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How To Build Your Own Website

By C4C and MULTI

For people unfamiliar with mkdocs and it's powers, this is pretty extensive

Git Overview


You can clone a repository by going to the repo's page;

What's a repository? It's a directory or a storage space where your projects can live. Every time you create a Git project, there will be a ./git folder which keeps track of all your changes and builds your work history over time. If you delete the ./git folder, your project's history will also be deleted.

There, you will see different buttons, including a green button labeled "Code." If you click on it, you are able to access the repository's link and can copy it by clicking on the button right next to the link, or selecting and copying the link manually.

clone Picture

Once you are at your dev environment (for today we're using Visual Studio Code), we can open a terminal (from the top menu) and type in git clone [repo address] like the picture below and hit enter.

Terminal Clone

Pull Requests

At it's core, a pull request answers the question: "What did you change?".

A pull request is an event where you submit code contributions in order to merge them into an ongoing project. Pull requests allow you to request feedback on your changes, contribute to source code that you don't own, and make it clear what you changed. Pull requests create a formal process of reviewing code before we submit to prevent any breakage.

Before creating a pull request, the first thing you have to do is create a branch. A branch is a copy of the original source code that you can change completely without affecting the master. The default branch name in Git is master. You can create a new branch by typing:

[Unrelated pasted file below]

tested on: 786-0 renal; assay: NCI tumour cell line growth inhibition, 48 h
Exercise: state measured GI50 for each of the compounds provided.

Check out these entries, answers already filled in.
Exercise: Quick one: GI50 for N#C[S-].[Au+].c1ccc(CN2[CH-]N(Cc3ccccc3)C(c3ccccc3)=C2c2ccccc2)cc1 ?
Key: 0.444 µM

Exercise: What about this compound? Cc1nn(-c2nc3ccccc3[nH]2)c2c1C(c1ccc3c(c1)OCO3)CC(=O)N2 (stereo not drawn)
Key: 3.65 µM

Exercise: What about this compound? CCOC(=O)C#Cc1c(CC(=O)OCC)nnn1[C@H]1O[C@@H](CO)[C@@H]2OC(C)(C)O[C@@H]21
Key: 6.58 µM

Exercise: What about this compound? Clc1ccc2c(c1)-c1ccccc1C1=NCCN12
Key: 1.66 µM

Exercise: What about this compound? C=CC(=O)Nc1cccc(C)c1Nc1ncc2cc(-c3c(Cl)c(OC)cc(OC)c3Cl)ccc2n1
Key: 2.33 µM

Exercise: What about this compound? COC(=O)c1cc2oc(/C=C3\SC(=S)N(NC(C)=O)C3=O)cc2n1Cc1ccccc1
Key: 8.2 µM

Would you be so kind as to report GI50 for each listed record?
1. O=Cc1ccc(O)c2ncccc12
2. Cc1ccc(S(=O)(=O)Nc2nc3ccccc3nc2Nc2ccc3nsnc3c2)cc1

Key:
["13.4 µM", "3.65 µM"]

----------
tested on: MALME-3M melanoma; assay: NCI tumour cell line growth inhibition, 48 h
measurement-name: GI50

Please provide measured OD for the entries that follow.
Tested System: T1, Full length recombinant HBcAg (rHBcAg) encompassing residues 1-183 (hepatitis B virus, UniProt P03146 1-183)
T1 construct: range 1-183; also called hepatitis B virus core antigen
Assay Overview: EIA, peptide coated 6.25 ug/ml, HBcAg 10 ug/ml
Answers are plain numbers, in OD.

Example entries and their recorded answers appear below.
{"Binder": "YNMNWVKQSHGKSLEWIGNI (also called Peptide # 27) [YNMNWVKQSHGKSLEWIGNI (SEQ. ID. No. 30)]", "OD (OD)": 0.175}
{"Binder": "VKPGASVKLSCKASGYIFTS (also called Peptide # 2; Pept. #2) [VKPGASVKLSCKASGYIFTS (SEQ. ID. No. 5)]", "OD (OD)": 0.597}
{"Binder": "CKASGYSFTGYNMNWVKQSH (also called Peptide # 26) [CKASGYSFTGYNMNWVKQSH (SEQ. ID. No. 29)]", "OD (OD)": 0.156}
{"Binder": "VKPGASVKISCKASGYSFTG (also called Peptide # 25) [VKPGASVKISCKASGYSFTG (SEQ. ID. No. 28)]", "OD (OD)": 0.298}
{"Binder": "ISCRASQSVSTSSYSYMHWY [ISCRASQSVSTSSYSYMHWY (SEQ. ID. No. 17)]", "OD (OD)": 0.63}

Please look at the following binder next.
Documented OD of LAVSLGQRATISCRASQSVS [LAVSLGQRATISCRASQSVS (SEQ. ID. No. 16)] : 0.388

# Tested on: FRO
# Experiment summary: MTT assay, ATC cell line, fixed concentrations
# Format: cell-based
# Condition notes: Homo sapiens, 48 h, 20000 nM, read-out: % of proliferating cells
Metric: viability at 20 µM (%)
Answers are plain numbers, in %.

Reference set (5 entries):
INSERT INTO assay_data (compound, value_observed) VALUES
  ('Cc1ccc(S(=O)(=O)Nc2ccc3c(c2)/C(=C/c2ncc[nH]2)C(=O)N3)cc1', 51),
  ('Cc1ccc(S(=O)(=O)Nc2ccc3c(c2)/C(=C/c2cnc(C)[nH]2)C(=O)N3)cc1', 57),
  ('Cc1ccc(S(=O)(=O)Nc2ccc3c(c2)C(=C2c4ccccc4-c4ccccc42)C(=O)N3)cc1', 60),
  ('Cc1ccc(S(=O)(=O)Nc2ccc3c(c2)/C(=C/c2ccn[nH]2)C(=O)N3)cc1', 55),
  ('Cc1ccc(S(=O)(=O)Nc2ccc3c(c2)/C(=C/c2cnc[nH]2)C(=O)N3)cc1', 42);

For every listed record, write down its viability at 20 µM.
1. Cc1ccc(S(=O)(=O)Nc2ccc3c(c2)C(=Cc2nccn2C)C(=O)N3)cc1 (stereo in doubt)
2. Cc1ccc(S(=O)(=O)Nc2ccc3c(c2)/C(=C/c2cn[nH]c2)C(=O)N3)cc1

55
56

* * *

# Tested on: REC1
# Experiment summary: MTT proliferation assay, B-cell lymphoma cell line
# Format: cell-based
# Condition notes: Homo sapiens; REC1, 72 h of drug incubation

git checkout -b nameofbranch

This will switch you off of the master branch and also create a new branch named "nameofbranch". After, there will be a message confirming that you have switched out. Now you can start making edits on the new branch that you have created.

Once you have finished making changes, you create a pull request to ask for reviewers (you can review your own changes if working independently!) to look at the changes to request them or approve them. Pull requests allow us to look at the source code side-by-side from what it was to what it is proposed to be, so we can understand the implications of what we are trying to change. If a pull request is approved, the branch you created is merged into the master and your changes become part of the new source code.

Commiting Changes

To locally save changes that you've made, the changes have to be added and committed. Adding “stages” changes, i.e. it stores your changes in a temporary location that will be included in your commit. Add each file you've changed one by one with

git add nameOfFile.js

You can use git status to see a list of files that have been "staged" or "unstaged", be sure to add each file that you want to include in the commit. Once you've added all your files, you're ready to commit. Committing is how you save changes that have been added. One of the most important parts of a commit is the commit message, a short note that gives a broad summary of the changes you've made so that your future self and other contributers can easily understand it. Try to keep commits small and simple enough to describe with one short commit message. To commit with a message, run